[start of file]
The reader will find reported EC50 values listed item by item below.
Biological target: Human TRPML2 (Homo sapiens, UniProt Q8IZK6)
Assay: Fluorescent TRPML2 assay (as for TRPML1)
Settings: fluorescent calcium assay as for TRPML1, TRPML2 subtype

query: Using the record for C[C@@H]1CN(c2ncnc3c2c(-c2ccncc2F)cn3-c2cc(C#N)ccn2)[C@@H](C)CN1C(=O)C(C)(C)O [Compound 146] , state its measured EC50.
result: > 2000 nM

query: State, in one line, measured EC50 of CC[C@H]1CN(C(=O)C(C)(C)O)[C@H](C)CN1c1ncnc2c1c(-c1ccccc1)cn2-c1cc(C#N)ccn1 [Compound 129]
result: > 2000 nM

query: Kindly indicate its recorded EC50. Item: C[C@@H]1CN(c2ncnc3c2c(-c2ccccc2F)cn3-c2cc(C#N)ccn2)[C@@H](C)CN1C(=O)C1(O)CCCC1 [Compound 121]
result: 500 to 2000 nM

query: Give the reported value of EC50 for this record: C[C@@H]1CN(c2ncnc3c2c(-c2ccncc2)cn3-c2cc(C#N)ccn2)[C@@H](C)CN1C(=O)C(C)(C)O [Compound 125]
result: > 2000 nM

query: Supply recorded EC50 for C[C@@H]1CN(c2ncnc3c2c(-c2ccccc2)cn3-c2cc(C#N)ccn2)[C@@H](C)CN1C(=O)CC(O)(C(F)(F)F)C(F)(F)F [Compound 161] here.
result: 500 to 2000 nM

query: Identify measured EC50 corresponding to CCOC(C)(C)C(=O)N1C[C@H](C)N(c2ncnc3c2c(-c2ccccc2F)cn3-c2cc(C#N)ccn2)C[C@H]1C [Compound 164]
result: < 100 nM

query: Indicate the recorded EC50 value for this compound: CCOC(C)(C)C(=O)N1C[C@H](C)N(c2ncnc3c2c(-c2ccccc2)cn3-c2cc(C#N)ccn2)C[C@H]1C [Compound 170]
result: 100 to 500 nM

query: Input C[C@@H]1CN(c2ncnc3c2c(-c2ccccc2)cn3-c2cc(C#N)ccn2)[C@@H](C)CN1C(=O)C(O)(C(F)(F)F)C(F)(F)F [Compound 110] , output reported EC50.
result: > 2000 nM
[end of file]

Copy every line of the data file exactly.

The reader will find reported EC50 values listed item by item below.
Biological target: Human TRPML2 (Homo sapiens, UniProt Q8IZK6)
Assay: Fluorescent TRPML2 assay (as for TRPML1)
Settings: fluorescent calcium assay as for TRPML1, TRPML2 subtype

query: Using the record for C[C@@H]1CN(c2ncnc3c2c(-c2ccncc2F)cn3-c2cc(C#N)ccn2)[C@@H](C)CN1C(=O)C(C)(C)O [Compound 146] , state its measured EC50.
result: > 2000 nM

query: State, in one line, measured EC50 of CC[C@H]1CN(C(=O)C(C)(C)O)[C@H](C)CN1c1ncnc2c1c(-c1ccccc1)cn2-c1cc(C#N)ccn1 [Compound 129]
result: > 2000 nM

query: Kindly indicate its recorded EC50. Item: C[C@@H]1CN(c2ncnc3c2c(-c2ccccc2F)cn3-c2cc(C#N)ccn2)[C@@H](C)CN1C(=O)C1(O)CCCC1 [Compound 121]
result: 500 to 2000 nM

query: Give the reported value of EC50 for this record: C[C@@H]1CN(c2ncnc3c2c(-c2ccncc2)cn3-c2cc(C#N)ccn2)[C@@H](C)CN1C(=O)C(C)(C)O [Compound 125]
result: > 2000 nM

query: Supply recorded EC50 for C[C@@H]1CN(c2ncnc3c2c(-c2ccccc2)cn3-c2cc(C#N)ccn2)[C@@H](C)CN1C(=O)CC(O)(C(F)(F)F)C(F)(F)F [Compound 161] here.
result: 500 to 2000 nM

query: Identify measured EC50 corresponding to CCOC(C)(C)C(=O)N1C[C@H](C)N(c2ncnc3c2c(-c2ccccc2F)cn3-c2cc(C#N)ccn2)C[C@H]1C [Compound 164]
result: < 100 nM

query: Indicate the recorded EC50 value for this compound: CCOC(C)(C)C(=O)N1C[C@H](C)N(c2ncnc3c2c(-c2ccccc2)cn3-c2cc(C#N)ccn2)C[C@H]1C [Compound 170]
result: 100 to 500 nM

query: Input C[C@@H]1CN(c2ncnc3c2c(-c2ccccc2)cn3-c2cc(C#N)ccn2)[C@@H](C)CN1C(=O)C(O)(C(F)(F)F)C(F)(F)F [Compound 110] , output reported EC50.
result: > 2000 nM